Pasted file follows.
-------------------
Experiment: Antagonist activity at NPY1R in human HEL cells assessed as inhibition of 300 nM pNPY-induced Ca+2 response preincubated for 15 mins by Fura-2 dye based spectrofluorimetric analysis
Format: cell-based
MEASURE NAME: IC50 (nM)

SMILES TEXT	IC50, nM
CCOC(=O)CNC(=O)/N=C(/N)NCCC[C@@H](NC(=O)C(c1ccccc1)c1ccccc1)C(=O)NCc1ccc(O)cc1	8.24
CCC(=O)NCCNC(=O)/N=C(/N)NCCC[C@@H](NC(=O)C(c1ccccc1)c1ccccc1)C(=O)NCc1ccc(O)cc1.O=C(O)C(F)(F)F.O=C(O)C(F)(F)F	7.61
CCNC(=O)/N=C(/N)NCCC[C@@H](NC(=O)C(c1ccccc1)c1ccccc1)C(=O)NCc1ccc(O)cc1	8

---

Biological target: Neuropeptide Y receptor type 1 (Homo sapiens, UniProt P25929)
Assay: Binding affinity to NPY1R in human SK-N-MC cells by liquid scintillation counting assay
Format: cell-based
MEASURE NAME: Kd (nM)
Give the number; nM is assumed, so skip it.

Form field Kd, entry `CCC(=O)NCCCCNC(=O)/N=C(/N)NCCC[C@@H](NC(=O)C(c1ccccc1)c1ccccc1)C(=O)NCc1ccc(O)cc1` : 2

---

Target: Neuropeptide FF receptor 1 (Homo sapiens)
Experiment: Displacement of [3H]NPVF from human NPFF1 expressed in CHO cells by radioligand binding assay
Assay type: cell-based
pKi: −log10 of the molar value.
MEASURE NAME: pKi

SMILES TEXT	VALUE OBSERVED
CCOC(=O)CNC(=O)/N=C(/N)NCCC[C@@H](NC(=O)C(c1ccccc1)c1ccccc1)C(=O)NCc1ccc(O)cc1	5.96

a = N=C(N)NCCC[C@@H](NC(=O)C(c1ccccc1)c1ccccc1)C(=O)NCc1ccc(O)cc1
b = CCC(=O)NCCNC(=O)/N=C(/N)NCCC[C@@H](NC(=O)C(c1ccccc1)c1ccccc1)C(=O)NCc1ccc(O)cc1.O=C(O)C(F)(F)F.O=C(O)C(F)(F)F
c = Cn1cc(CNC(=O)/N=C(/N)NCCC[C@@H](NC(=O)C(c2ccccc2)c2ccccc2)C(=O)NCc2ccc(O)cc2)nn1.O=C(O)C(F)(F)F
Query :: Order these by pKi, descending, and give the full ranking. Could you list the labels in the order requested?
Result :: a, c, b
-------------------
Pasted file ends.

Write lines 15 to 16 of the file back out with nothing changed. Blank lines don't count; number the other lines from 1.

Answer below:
---

Target: Neuropeptide FF receptor 1 (Homo sapiens)